Examples:

A good example of designing for Maslow's Hierarchy of Needs can be seen in the design of the fitness app Nike Training Club. The app offers users a range of workout plans, from basic to advanced, to meet the needs of users at different levels of the hierarchy. The app also includes features such as a workout journal and community forums to provide social support and help users achieve their fitness goals.


Social Proof - Encouraging User Behavior

This principle refers to humans' tendency to conform to others' behaviour in a social setting. UX designers can use social proof to encourage users to take specific actions by showing them how others have behaved in similar situations.

Examples:

An excellent example of using social proof to encourage user behaviour can be seen in the design of the hotel booking site, Booking.com. The site uses messages such as "Last booked 5 minutes ago" and "12 people are currently viewing this property" to encourage users to book quickly. By showing users that others are booking the same property, Booking.com creates a sense of urgency and encourages users to take action.



Reciprocity - Providing Incentives

This principle refers to the tendency of humans to respond in kind to others' actions. UX designers can use reciprocity by giving users a free trial or other incentives to encourage them to take a desired action.

Examples:

A good example of using reciprocity to provide incentives can be seen in the design of the meal delivery service, Blue Apron. The company offers users a free trial of their meal delivery service, providing users with a no-risk opportunity to try the service before committing. Blue Apron encourages users to try the service and provides an incentive to continue using it by providing users with a free trial.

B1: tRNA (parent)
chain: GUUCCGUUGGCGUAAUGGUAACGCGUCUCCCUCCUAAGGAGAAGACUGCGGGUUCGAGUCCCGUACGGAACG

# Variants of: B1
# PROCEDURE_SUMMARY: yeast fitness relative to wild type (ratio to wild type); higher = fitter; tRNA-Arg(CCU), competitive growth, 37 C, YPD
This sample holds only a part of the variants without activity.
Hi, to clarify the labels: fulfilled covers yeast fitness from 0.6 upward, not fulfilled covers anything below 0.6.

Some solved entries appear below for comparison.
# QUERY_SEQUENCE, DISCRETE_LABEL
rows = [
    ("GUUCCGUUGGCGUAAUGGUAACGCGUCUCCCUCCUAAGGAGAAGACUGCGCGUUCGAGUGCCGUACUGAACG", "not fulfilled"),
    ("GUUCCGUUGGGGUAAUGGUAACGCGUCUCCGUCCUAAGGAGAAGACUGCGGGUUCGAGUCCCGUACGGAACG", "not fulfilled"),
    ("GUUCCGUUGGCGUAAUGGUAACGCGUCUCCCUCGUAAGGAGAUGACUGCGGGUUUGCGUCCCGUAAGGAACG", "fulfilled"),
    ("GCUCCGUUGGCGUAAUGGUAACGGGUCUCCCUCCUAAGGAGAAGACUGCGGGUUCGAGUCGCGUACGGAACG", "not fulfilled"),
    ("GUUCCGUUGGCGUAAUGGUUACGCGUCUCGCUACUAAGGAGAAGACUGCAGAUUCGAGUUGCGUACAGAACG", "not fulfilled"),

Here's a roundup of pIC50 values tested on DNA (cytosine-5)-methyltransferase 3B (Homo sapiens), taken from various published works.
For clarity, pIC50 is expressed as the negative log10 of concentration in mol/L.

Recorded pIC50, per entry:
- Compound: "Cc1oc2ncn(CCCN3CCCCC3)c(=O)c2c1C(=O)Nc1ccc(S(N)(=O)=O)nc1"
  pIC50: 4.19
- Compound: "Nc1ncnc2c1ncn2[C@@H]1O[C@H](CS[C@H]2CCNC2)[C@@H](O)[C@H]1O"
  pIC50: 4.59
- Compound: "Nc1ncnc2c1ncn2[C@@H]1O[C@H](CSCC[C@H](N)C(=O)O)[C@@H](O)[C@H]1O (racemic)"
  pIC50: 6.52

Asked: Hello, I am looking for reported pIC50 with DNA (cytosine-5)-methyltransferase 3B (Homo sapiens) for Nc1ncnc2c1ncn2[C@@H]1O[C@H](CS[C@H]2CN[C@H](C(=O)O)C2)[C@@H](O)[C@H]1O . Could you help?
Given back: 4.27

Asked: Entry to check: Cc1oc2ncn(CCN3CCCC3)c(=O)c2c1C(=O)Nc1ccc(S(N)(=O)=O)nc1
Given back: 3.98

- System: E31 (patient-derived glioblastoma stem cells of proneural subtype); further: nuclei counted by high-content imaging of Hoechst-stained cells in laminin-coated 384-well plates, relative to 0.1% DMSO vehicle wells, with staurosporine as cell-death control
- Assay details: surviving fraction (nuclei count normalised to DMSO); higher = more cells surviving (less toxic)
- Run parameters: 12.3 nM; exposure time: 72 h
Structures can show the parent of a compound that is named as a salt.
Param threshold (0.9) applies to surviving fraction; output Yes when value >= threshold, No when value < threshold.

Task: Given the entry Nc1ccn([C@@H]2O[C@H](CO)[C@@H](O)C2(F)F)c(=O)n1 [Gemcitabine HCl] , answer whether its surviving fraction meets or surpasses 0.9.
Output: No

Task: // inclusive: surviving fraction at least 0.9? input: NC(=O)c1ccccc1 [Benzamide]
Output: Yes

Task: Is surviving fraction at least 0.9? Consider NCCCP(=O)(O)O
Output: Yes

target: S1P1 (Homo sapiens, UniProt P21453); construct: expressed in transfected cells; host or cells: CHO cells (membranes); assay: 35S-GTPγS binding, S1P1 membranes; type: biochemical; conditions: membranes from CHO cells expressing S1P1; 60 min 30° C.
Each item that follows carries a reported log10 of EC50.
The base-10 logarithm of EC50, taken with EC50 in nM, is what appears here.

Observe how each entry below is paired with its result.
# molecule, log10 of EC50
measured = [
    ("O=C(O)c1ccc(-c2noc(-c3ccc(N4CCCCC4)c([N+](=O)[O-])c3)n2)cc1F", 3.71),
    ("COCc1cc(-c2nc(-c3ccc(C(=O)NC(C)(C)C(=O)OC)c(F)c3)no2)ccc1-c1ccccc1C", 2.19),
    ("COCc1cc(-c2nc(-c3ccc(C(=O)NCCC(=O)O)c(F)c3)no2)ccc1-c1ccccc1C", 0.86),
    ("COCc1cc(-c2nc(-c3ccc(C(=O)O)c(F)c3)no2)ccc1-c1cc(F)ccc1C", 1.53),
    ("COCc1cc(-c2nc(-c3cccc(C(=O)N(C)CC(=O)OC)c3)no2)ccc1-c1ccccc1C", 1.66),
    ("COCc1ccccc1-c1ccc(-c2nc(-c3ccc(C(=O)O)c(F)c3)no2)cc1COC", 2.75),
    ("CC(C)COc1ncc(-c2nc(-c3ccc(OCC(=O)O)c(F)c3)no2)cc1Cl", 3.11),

Cognitive Load - Simplifying Tasks

This principle refers to the mental effort required to complete a task. UX designers can use this principle by presenting information clearly and concisely, breaking down complex tasks into smaller steps, and avoiding jargon or technical language.

Examples:

A good example of simplifying tasks to reduce cognitive load can be seen in the design of the ride-sharing app Uber. The app uses a simple, streamlined interface that makes it easy for users to request a ride quickly. The app also provides transparent feedback on the ride's status, reducing cognitive load and making it easier for users to use the app.


Conclusion:

In conclusion, science-based human behaviour principles play a crucial role in UX design. By understanding how users think, feel, and behave, UX designers can create products that meet users' needs and provide a positive experience. The examples above demonstrate how these principles can be applied in real-life scenarios to improve the UX of digital products and services. By incorporating these principles into their designs, UX designers can create products that look great and provide a seamless and enjoyable user experience.

Image credit:
Justina Leisyte